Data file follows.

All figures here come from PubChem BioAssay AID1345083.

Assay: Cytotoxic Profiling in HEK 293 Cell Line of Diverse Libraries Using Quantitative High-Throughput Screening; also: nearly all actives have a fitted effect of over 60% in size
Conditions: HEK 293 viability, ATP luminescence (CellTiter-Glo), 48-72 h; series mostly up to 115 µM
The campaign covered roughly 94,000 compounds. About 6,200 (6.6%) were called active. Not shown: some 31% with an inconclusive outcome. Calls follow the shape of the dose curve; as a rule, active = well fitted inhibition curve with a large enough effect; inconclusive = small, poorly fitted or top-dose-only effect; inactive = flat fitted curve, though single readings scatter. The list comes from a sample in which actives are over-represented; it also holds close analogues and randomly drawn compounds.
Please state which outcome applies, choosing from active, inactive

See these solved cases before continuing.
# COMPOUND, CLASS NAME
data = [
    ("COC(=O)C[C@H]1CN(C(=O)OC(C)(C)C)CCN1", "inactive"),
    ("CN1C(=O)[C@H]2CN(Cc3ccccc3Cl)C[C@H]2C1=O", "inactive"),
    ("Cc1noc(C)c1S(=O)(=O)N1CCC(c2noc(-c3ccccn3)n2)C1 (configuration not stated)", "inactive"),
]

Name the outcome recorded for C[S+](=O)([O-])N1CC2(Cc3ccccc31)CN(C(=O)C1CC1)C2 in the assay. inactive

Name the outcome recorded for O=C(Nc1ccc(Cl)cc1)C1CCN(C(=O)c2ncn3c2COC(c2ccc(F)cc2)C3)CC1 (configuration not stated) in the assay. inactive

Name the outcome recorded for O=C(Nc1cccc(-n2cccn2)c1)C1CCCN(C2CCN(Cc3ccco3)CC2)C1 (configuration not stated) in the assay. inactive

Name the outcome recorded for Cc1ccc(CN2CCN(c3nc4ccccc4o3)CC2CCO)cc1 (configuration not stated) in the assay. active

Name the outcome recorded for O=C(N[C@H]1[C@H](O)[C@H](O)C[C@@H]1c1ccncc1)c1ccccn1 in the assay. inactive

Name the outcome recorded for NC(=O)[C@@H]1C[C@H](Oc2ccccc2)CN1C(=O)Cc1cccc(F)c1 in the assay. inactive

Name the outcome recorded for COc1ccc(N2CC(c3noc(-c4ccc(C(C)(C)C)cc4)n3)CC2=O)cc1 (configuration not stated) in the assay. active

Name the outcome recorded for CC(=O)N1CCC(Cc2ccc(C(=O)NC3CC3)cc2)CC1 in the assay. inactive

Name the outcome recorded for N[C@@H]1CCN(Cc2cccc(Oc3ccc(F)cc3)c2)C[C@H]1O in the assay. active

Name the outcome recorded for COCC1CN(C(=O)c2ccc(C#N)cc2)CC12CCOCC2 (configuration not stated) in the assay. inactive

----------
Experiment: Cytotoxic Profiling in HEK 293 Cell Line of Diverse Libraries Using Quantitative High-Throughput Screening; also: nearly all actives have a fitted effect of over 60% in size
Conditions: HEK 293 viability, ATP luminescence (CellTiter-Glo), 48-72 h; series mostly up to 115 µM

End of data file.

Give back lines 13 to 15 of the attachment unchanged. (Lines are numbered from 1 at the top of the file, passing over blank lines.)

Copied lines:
Name the outcome recorded for C[S+](=O)([O-])N1CC2(Cc3ccccc31)CN(C(=O)C1CC1)C2 in the assay. inactive

Name the outcome recorded for O=C(Nc1ccc(Cl)cc1)C1CCN(C(=O)c2ncn3c2COC(c2ccc(F)cc2)C3)CC1 (configuration not stated) in the assay. inactive

Name the outcome recorded for O=C(Nc1cccc(-n2cccn2)c1)C1CCCN(C2CCN(Cc3ccco3)CC2)C1 (configuration not stated) in the assay. inactive